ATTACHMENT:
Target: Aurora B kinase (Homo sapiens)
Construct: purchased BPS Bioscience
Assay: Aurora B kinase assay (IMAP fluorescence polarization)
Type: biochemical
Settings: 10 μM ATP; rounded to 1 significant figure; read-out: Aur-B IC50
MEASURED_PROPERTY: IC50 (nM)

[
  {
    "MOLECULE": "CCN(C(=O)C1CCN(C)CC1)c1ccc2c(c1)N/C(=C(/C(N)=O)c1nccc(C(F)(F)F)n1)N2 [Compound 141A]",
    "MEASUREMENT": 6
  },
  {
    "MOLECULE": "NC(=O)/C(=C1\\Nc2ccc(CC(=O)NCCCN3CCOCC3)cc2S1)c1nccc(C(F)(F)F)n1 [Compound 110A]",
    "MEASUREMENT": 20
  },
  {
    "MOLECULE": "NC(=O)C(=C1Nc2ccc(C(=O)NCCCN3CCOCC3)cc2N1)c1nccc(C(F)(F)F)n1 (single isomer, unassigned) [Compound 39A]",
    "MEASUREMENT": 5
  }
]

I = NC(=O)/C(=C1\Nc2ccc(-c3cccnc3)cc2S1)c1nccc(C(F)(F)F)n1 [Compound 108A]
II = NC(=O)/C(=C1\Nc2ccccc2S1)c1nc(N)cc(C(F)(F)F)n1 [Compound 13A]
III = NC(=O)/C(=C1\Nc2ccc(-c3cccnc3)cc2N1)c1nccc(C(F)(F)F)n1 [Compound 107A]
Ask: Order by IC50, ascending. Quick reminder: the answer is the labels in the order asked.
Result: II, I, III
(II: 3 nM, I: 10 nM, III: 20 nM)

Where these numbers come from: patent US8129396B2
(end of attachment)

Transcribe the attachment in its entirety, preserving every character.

Target: Aurora B kinase (Homo sapiens)
Construct: purchased BPS Bioscience
Assay: Aurora B kinase assay (IMAP fluorescence polarization)
Type: biochemical
Settings: 10 μM ATP; rounded to 1 significant figure; read-out: Aur-B IC50
MEASURED_PROPERTY: IC50 (nM)

[
  {
    "MOLECULE": "CCN(C(=O)C1CCN(C)CC1)c1ccc2c(c1)N/C(=C(/C(N)=O)c1nccc(C(F)(F)F)n1)N2 [Compound 141A]",
    "MEASUREMENT": 6
  },
  {
    "MOLECULE": "NC(=O)/C(=C1\\Nc2ccc(CC(=O)NCCCN3CCOCC3)cc2S1)c1nccc(C(F)(F)F)n1 [Compound 110A]",
    "MEASUREMENT": 20
  },
  {
    "MOLECULE": "NC(=O)C(=C1Nc2ccc(C(=O)NCCCN3CCOCC3)cc2N1)c1nccc(C(F)(F)F)n1 (single isomer, unassigned) [Compound 39A]",
    "MEASUREMENT": 5
  }
]

I = NC(=O)/C(=C1\Nc2ccc(-c3cccnc3)cc2S1)c1nccc(C(F)(F)F)n1 [Compound 108A]
II = NC(=O)/C(=C1\Nc2ccccc2S1)c1nc(N)cc(C(F)(F)F)n1 [Compound 13A]
III = NC(=O)/C(=C1\Nc2ccc(-c3cccnc3)cc2N1)c1nccc(C(F)(F)F)n1 [Compound 107A]
Ask: Order by IC50, ascending. Quick reminder: the answer is the labels in the order asked.
Result: II, I, III
(II: 3 nM, I: 10 nM, III: 20 nM)

Where these numbers come from: patent US8129396B2